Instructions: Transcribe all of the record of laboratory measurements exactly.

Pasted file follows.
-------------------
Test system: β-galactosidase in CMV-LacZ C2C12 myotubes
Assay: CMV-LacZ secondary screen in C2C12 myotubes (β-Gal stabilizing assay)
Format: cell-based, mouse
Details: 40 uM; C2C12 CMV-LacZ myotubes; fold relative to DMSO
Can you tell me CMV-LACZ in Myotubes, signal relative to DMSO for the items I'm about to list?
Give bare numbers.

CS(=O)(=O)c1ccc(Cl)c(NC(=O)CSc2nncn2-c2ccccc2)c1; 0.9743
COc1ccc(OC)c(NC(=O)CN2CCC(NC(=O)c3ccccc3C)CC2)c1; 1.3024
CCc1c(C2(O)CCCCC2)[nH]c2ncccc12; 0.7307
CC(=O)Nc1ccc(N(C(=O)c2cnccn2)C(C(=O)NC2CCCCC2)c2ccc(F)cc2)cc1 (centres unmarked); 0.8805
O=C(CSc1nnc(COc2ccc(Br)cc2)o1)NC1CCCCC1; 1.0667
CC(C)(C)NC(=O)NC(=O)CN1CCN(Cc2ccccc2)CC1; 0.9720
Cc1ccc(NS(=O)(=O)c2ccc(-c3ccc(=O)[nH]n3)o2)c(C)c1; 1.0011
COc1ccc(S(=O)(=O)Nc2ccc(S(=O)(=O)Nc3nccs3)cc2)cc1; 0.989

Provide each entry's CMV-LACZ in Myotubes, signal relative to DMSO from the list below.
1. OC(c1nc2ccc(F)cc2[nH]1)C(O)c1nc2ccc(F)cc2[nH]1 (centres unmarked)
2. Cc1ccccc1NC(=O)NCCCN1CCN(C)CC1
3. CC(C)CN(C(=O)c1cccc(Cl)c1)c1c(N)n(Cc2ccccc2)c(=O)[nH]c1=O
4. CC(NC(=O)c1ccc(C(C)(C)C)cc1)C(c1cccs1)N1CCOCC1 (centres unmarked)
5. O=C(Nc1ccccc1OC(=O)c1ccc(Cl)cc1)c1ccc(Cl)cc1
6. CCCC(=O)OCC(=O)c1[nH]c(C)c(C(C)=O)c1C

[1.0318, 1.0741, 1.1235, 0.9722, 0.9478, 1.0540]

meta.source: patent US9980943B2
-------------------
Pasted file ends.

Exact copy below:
Test system: β-galactosidase in CMV-LacZ C2C12 myotubes
Assay: CMV-LacZ secondary screen in C2C12 myotubes (β-Gal stabilizing assay)
Format: cell-based, mouse
Details: 40 uM; C2C12 CMV-LacZ myotubes; fold relative to DMSO
Can you tell me CMV-LACZ in Myotubes, signal relative to DMSO for the items I'm about to list?
Give bare numbers.

CS(=O)(=O)c1ccc(Cl)c(NC(=O)CSc2nncn2-c2ccccc2)c1; 0.9743
COc1ccc(OC)c(NC(=O)CN2CCC(NC(=O)c3ccccc3C)CC2)c1; 1.3024
CCc1c(C2(O)CCCCC2)[nH]c2ncccc12; 0.7307
CC(=O)Nc1ccc(N(C(=O)c2cnccn2)C(C(=O)NC2CCCCC2)c2ccc(F)cc2)cc1 (centres unmarked); 0.8805
O=C(CSc1nnc(COc2ccc(Br)cc2)o1)NC1CCCCC1; 1.0667
CC(C)(C)NC(=O)NC(=O)CN1CCN(Cc2ccccc2)CC1; 0.9720
Cc1ccc(NS(=O)(=O)c2ccc(-c3ccc(=O)[nH]n3)o2)c(C)c1; 1.0011
COc1ccc(S(=O)(=O)Nc2ccc(S(=O)(=O)Nc3nccs3)cc2)cc1; 0.989

Provide each entry's CMV-LACZ in Myotubes, signal relative to DMSO from the list below.
1. OC(c1nc2ccc(F)cc2[nH]1)C(O)c1nc2ccc(F)cc2[nH]1 (centres unmarked)
2. Cc1ccccc1NC(=O)NCCCN1CCN(C)CC1
3. CC(C)CN(C(=O)c1cccc(Cl)c1)c1c(N)n(Cc2ccccc2)c(=O)[nH]c1=O
4. CC(NC(=O)c1ccc(C(C)(C)C)cc1)C(c1cccs1)N1CCOCC1 (centres unmarked)
5. O=C(Nc1ccccc1OC(=O)c1ccc(Cl)cc1)c1ccc(Cl)cc1
6. CCCC(=O)OCC(=O)c1[nH]c(C)c(C(C)=O)c1C

[1.0318, 1.0741, 1.1235, 0.9722, 0.9478, 1.0540]

meta.source: patent US9980943B2